Observations from two new spaceborne microwave instruments in 1999 clearly reveal the atmospheric manifestation of tropical instability waves north of the Pacific equatorial cold tongue. A unique zonal-temporal bandpass filter enables the isolation of the propagating signals and the determination of their phase differences. The phase differences between the propagation of wind and sea surface temperature (SST) signals observed from space and the vertical wind profiles measured from a research ship are consistent with the hypothesis that the coupling between wind and SST is caused by buoyancy instability and mixing, which reduces the wind shear in the atmospheric boundary layer. The coupling causes higher evaporative cooling over the warm phase and infers a negative thermal feedback.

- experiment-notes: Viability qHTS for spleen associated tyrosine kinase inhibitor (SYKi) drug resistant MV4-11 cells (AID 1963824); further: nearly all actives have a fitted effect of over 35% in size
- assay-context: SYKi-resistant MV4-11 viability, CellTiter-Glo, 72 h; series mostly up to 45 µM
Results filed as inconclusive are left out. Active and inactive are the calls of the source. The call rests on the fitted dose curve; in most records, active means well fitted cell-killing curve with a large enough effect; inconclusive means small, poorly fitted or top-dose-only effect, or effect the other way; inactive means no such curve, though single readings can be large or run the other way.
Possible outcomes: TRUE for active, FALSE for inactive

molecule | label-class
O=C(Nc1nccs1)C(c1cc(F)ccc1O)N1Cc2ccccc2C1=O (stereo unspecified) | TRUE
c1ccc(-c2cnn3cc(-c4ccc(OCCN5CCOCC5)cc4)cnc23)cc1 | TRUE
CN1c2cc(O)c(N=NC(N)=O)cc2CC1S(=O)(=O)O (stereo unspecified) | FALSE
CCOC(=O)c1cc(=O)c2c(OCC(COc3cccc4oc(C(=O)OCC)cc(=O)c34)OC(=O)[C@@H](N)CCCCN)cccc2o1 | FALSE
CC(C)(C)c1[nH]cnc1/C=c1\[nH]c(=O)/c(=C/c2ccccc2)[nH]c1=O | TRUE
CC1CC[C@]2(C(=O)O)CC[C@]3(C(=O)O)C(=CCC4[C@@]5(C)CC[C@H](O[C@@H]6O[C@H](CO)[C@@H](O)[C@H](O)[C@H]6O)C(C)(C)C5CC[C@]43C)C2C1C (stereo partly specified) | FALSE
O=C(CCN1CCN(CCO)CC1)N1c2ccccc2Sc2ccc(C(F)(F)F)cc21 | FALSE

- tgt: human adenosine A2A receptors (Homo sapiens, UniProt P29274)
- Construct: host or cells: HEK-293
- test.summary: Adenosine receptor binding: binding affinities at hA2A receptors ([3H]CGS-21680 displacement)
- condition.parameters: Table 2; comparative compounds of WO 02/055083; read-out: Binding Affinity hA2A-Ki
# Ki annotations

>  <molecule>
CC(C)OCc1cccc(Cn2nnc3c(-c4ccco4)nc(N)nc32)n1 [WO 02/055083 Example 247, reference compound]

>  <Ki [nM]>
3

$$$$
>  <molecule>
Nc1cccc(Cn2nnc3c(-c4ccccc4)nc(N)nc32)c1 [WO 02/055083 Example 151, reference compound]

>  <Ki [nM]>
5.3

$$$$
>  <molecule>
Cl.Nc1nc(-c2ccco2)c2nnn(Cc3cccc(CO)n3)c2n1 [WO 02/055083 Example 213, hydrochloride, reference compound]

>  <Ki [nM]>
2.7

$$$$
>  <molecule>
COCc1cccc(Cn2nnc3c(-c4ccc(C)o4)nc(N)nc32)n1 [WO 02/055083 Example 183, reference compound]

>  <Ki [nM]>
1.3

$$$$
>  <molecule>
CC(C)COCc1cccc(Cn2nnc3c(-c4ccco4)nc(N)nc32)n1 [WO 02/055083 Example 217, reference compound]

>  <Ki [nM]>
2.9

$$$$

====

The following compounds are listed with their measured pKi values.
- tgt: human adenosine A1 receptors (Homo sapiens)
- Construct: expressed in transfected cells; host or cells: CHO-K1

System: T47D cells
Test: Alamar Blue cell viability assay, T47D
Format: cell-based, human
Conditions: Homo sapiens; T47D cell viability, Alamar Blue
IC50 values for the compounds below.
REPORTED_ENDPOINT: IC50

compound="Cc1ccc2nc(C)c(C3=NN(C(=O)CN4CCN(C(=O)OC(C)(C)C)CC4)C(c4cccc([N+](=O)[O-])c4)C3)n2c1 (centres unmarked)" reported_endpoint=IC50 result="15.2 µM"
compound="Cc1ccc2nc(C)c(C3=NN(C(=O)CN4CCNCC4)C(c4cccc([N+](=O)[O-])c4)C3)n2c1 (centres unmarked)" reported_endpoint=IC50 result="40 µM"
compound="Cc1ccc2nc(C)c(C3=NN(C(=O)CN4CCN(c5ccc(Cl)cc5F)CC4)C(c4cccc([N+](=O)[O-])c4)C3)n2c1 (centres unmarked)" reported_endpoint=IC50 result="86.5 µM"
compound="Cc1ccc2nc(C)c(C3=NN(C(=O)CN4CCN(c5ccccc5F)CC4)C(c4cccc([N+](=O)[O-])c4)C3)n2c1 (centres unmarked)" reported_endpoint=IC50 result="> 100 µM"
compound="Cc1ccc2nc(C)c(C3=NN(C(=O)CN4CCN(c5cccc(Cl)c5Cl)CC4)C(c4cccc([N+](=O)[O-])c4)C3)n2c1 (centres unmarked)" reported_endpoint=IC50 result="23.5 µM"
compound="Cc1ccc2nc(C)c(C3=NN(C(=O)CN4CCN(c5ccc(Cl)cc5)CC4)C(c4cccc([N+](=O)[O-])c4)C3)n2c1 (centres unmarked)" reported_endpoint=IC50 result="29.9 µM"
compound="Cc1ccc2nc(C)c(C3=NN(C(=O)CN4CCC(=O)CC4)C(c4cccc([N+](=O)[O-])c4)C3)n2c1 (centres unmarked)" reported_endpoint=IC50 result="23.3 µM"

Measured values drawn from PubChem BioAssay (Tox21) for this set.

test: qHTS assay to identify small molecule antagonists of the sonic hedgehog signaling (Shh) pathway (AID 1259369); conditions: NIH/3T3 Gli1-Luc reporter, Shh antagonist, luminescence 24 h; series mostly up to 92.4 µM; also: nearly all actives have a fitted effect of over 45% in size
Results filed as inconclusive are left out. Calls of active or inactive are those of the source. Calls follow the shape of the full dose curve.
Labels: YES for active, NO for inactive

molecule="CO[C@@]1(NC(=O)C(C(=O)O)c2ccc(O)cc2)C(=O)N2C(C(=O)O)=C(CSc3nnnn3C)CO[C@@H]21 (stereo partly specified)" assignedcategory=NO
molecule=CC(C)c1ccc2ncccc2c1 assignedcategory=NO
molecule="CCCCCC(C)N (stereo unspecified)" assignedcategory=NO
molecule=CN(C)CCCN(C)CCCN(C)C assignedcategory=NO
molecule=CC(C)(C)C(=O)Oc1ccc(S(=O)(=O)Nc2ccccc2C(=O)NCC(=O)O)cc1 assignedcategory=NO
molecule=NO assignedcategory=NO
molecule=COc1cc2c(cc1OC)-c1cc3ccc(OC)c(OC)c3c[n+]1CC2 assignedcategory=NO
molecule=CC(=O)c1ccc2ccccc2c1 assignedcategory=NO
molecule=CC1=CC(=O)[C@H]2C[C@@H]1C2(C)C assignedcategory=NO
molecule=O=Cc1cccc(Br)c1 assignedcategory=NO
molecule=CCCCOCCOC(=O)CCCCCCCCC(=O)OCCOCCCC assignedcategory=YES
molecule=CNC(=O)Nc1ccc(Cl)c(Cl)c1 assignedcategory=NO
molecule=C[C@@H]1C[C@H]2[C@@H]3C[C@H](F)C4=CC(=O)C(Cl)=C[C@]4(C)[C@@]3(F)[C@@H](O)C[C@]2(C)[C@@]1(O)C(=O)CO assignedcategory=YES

ASJC Scopus subject areas
- Earth and Planetary Sciences(all)